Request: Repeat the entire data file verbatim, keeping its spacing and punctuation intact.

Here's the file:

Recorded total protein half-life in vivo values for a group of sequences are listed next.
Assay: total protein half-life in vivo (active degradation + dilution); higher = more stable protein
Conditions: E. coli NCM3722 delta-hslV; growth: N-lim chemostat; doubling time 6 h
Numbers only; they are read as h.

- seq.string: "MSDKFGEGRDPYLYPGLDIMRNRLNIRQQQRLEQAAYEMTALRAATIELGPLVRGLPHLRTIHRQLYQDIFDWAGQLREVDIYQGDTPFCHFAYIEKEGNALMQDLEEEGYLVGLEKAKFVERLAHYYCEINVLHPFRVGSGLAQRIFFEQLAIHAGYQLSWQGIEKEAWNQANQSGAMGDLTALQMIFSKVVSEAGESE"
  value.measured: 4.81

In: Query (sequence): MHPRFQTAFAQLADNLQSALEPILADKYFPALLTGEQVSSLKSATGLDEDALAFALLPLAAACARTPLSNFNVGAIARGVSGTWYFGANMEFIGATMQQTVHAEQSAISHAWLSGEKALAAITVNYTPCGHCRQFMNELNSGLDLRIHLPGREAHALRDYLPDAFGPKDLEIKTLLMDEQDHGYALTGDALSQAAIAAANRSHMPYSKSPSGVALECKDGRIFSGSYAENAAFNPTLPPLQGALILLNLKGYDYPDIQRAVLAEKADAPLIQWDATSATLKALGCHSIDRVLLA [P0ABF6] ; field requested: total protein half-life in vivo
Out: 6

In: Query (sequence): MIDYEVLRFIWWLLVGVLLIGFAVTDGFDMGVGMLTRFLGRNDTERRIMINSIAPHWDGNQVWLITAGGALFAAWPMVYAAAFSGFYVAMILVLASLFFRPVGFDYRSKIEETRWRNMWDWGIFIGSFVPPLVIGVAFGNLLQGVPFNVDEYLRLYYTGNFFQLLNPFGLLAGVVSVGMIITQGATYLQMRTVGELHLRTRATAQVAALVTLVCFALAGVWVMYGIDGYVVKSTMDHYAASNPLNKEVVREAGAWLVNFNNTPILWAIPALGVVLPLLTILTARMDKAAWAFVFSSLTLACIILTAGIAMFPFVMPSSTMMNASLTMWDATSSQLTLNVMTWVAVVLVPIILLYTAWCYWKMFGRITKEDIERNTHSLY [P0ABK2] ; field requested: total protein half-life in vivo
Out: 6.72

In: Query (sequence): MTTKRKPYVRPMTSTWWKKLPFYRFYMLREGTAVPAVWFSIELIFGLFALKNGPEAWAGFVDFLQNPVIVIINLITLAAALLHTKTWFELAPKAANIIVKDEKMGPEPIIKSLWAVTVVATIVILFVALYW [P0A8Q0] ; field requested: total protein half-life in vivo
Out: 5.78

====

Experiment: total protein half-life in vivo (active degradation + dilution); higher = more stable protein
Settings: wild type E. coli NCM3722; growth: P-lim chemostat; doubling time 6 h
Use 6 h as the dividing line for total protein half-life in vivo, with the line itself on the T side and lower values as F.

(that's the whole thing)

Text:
Recorded total protein half-life in vivo values for a group of sequences are listed next.
Assay: total protein half-life in vivo (active degradation + dilution); higher = more stable protein
Conditions: E. coli NCM3722 delta-hslV; growth: N-lim chemostat; doubling time 6 h
Numbers only; they are read as h.

- seq.string: "MSDKFGEGRDPYLYPGLDIMRNRLNIRQQQRLEQAAYEMTALRAATIELGPLVRGLPHLRTIHRQLYQDIFDWAGQLREVDIYQGDTPFCHFAYIEKEGNALMQDLEEEGYLVGLEKAKFVERLAHYYCEINVLHPFRVGSGLAQRIFFEQLAIHAGYQLSWQGIEKEAWNQANQSGAMGDLTALQMIFSKVVSEAGESE"
  value.measured: 4.81

In: Query (sequence): MHPRFQTAFAQLADNLQSALEPILADKYFPALLTGEQVSSLKSATGLDEDALAFALLPLAAACARTPLSNFNVGAIARGVSGTWYFGANMEFIGATMQQTVHAEQSAISHAWLSGEKALAAITVNYTPCGHCRQFMNELNSGLDLRIHLPGREAHALRDYLPDAFGPKDLEIKTLLMDEQDHGYALTGDALSQAAIAAANRSHMPYSKSPSGVALECKDGRIFSGSYAENAAFNPTLPPLQGALILLNLKGYDYPDIQRAVLAEKADAPLIQWDATSATLKALGCHSIDRVLLA [P0ABF6] ; field requested: total protein half-life in vivo
Out: 6

In: Query (sequence): MIDYEVLRFIWWLLVGVLLIGFAVTDGFDMGVGMLTRFLGRNDTERRIMINSIAPHWDGNQVWLITAGGALFAAWPMVYAAAFSGFYVAMILVLASLFFRPVGFDYRSKIEETRWRNMWDWGIFIGSFVPPLVIGVAFGNLLQGVPFNVDEYLRLYYTGNFFQLLNPFGLLAGVVSVGMIITQGATYLQMRTVGELHLRTRATAQVAALVTLVCFALAGVWVMYGIDGYVVKSTMDHYAASNPLNKEVVREAGAWLVNFNNTPILWAIPALGVVLPLLTILTARMDKAAWAFVFSSLTLACIILTAGIAMFPFVMPSSTMMNASLTMWDATSSQLTLNVMTWVAVVLVPIILLYTAWCYWKMFGRITKEDIERNTHSLY [P0ABK2] ; field requested: total protein half-life in vivo
Out: 6.72

In: Query (sequence): MTTKRKPYVRPMTSTWWKKLPFYRFYMLREGTAVPAVWFSIELIFGLFALKNGPEAWAGFVDFLQNPVIVIINLITLAAALLHTKTWFELAPKAANIIVKDEKMGPEPIIKSLWAVTVVATIVILFVALYW [P0A8Q0] ; field requested: total protein half-life in vivo
Out: 5.78

====

Experiment: total protein half-life in vivo (active degradation + dilution); higher = more stable protein
Settings: wild type E. coli NCM3722; growth: P-lim chemostat; doubling time 6 h
Use 6 h as the dividing line for total protein half-life in vivo, with the line itself on the T side and lower values as F.